updated 8/23/2008 7:48:12 PM ET 2008-08-23T23:48:12

Islamic militants said Saturday they had seized control of Somalia's third largest city after three days of fighting that left about 70 people dead and saw thousands flee Kismayo.

The Islamic courts movement, which controlled the capital, Mogadishu, and much of the south for six months in 2006, said it wrested control of the southern port city of Kismayo from clan militias.

About 70 people were killed during the fighting which started Wednesday and 170 were wounded, said Dr. Ali Hassan of Kismayo Hospital.

"Medicine is scarce and there is only one doctor and a few nurses. That shows how we are unable to cope," said Hassan.

Two journalists kidnapped
In another development, two foreign journalists — a Canadian woman and an Australian man — were kidnapped while traveling near Mogadishu on Saturday, two Somali civilians said. The government confirmed the kidnapping, but the full names of the two captives were not immediately available. Journalists and relief workers are frequently abducted for ransoms in Somalia, even the many who travel in convoys heavily guarded by freelance militiamen.

In Kismayo, the International Committee of the Red Cross delivered by plane two tons of medical supplies to Kismayo Hospital Saturday, said Nicole Engelbrecht, an ICRC spokeswoman.

Engelbrecht said there also was fighting in Afmadow, about 70 miles northwest of Kismayo, during which 135 people have been wounded. She said the agency did not have details of fatalities.

Somalia has been at war since 1991, when clan-based militias ousted a socialist dictator and then fought for power among themselves. The conflict is complicated by clan loyalties and the involvement of archenemies Eritrea and Ethiopia, who both back opposite sides in the fighting.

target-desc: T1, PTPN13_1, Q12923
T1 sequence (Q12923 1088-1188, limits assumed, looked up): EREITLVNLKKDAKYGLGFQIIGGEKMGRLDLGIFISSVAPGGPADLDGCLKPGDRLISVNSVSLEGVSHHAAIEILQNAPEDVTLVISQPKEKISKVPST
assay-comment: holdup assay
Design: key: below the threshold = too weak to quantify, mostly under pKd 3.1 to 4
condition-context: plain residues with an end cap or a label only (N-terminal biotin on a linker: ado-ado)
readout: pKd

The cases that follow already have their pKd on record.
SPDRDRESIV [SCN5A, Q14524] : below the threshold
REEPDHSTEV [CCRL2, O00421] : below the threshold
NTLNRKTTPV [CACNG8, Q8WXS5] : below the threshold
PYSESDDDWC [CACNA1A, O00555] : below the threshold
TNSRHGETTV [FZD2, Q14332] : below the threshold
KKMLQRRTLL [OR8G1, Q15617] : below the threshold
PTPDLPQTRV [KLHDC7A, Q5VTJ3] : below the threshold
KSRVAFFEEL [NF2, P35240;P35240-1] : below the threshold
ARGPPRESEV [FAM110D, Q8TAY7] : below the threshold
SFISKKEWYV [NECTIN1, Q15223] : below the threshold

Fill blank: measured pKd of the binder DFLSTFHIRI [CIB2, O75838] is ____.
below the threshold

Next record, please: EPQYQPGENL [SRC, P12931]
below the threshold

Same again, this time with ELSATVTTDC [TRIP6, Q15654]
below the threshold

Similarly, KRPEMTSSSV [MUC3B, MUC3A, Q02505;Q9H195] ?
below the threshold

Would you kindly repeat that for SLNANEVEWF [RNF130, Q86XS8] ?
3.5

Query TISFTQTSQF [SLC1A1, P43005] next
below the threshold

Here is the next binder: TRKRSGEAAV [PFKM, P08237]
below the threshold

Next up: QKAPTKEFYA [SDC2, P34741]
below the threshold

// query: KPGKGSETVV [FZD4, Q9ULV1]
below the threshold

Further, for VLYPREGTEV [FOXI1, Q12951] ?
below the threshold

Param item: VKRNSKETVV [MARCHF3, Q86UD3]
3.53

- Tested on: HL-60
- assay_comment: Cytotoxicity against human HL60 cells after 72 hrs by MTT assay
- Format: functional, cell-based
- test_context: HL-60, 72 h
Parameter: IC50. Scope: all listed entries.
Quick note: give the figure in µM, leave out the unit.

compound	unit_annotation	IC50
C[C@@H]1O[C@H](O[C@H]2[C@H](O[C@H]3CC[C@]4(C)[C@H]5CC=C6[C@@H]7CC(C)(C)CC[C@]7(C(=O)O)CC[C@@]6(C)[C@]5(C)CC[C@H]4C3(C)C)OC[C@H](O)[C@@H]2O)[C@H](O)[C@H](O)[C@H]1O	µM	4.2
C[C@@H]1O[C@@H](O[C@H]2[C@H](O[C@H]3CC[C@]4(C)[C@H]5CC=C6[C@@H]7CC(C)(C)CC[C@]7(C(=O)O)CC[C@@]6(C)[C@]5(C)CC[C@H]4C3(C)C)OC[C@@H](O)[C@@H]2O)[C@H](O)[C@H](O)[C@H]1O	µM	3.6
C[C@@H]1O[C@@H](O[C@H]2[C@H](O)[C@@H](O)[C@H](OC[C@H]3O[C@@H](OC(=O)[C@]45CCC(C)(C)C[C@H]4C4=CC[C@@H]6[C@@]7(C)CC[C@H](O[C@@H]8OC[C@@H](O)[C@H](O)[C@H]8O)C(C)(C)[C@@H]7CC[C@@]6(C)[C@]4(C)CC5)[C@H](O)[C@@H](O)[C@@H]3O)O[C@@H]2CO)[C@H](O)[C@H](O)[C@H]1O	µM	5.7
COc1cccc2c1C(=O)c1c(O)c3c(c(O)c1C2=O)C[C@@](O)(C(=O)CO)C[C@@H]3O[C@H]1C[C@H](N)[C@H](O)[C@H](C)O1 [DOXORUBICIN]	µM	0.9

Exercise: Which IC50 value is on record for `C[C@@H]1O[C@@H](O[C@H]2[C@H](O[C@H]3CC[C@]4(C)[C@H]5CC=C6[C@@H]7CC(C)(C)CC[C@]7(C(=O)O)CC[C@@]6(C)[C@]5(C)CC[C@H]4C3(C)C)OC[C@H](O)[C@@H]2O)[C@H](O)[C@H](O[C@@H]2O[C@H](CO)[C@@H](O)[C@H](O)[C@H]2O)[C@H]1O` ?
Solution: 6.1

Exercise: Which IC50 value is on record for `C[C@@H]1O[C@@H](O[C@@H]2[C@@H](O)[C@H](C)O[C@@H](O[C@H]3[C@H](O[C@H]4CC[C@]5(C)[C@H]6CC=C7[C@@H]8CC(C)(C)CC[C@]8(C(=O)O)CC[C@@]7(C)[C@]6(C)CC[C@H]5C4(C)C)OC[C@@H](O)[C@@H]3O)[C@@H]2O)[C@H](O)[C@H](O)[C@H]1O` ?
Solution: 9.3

The last U.N. peacekeeping force in Somalia included American troops who arrived in 1992 and tried to arrest warlords and create a government. That experiment in nation-building ended in October 1993, when fighters shot down a U.S. Army Black Hawk helicopter during a battle that killed 18 American soldiers.

Since then, Ethiopian troops have helped Somalia's shaky transitional government push the Islamists from power in Mogadishu and much of the south, but failed to establish security or improve living standards.

Insurgency launched nearly two years ago
The Islamic courts movement launched an insurgency in the impoverished country nearly two years ago, but Kismayo would be the biggest city seized since early 2007. Spokesman Sheik Ibrahim Shukri said its forces moved into Kismayo at the request of its residents and that the city "will remain under Islamic control." Government officials declined to comment on the claim.

Ahmedou Ould-Abdallah, the U.N. envoy for Somalia, said in a statement Saturday that he deplored the recent killings and displacement of people in Kismayo.

He said the fighting was over the control of the port's earnings.

Ali Abdullahi Egal of Fanole Human Rights Group, a Kismayo-based organization, said that thousands of residents have fled the city, but he did not have exact figures.

Witnesses said Islamist fighters were patrolling the city Saturday allowing people to venture from their homes after some of the worst fighting in the city for months.

Some residents doubted whether the fighting was over.

"Now the town is calm, but we are still skeptical about the situation," said Fadumo Nuradin, a resident.

Somalia has not had an effective government in 17 years, and thousands of Somalis have been killed during the insurgency.

The Islamists are known to have bases in parts of southern Somalia.

Col. Abdullahi Hassan Garweyne, a retired military officer, said it will be difficult for Somali soldiers and their Ethiopian allies to counterattack because of the threat of ambush in difficult terrain between their base in Mogadishu and Kismayo, 255 miles away.

"The possibility of the defeated militia or any other troops challenging the Islamic militia, who are now in control (of Kismayo) is not simple or realistic," said Garweyne.

Copyright 2008 The Associated Press. All rights reserved. This material may not be published, broadcast, rewritten or redistributed.

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